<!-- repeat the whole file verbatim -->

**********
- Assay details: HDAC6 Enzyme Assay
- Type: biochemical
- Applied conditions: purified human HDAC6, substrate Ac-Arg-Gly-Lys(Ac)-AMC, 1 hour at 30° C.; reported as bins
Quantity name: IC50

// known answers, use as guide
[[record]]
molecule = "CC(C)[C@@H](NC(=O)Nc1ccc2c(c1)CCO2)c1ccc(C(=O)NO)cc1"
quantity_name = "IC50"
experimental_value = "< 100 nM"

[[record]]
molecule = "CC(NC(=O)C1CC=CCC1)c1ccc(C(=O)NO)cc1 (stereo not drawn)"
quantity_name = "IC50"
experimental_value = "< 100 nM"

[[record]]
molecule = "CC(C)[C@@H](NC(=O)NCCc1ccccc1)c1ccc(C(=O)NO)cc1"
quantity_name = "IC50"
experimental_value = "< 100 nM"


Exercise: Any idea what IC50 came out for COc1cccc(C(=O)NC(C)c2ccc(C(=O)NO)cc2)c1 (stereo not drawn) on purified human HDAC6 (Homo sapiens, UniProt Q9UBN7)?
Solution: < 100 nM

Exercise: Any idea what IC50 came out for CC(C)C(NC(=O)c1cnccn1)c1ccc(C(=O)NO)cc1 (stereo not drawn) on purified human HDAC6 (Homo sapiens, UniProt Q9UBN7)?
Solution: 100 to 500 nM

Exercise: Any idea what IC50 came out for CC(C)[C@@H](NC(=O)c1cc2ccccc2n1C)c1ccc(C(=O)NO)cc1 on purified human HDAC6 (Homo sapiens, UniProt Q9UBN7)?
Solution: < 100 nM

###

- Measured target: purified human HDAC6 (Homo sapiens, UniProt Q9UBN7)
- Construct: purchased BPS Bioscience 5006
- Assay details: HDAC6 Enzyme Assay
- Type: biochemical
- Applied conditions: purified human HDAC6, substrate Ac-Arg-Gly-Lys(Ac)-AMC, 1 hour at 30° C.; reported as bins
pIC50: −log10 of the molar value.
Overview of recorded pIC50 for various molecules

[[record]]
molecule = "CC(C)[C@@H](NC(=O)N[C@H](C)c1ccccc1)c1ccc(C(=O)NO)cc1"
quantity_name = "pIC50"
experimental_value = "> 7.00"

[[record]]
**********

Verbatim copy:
- Assay details: HDAC6 Enzyme Assay
- Type: biochemical
- Applied conditions: purified human HDAC6, substrate Ac-Arg-Gly-Lys(Ac)-AMC, 1 hour at 30° C.; reported as bins
Quantity name: IC50

// known answers, use as guide
[[record]]
molecule = "CC(C)[C@@H](NC(=O)Nc1ccc2c(c1)CCO2)c1ccc(C(=O)NO)cc1"
quantity_name = "IC50"
experimental_value = "< 100 nM"

[[record]]
molecule = "CC(NC(=O)C1CC=CCC1)c1ccc(C(=O)NO)cc1 (stereo not drawn)"
quantity_name = "IC50"
experimental_value = "< 100 nM"

[[record]]
molecule = "CC(C)[C@@H](NC(=O)NCCc1ccccc1)c1ccc(C(=O)NO)cc1"
quantity_name = "IC50"
experimental_value = "< 100 nM"


Exercise: Any idea what IC50 came out for COc1cccc(C(=O)NC(C)c2ccc(C(=O)NO)cc2)c1 (stereo not drawn) on purified human HDAC6 (Homo sapiens, UniProt Q9UBN7)?
Solution: < 100 nM

Exercise: Any idea what IC50 came out for CC(C)C(NC(=O)c1cnccn1)c1ccc(C(=O)NO)cc1 (stereo not drawn) on purified human HDAC6 (Homo sapiens, UniProt Q9UBN7)?
Solution: 100 to 500 nM

Exercise: Any idea what IC50 came out for CC(C)[C@@H](NC(=O)c1cc2ccccc2n1C)c1ccc(C(=O)NO)cc1 on purified human HDAC6 (Homo sapiens, UniProt Q9UBN7)?
Solution: < 100 nM

###

- Measured target: purified human HDAC6 (Homo sapiens, UniProt Q9UBN7)
- Construct: purchased BPS Bioscience 5006
- Assay details: HDAC6 Enzyme Assay
- Type: biochemical
- Applied conditions: purified human HDAC6, substrate Ac-Arg-Gly-Lys(Ac)-AMC, 1 hour at 30° C.; reported as bins
pIC50: −log10 of the molar value.
Overview of recorded pIC50 for various molecules

[[record]]
molecule = "CC(C)[C@@H](NC(=O)N[C@H](C)c1ccccc1)c1ccc(C(=O)NO)cc1"
quantity_name = "pIC50"
experimental_value = "> 7.00"

[[record]]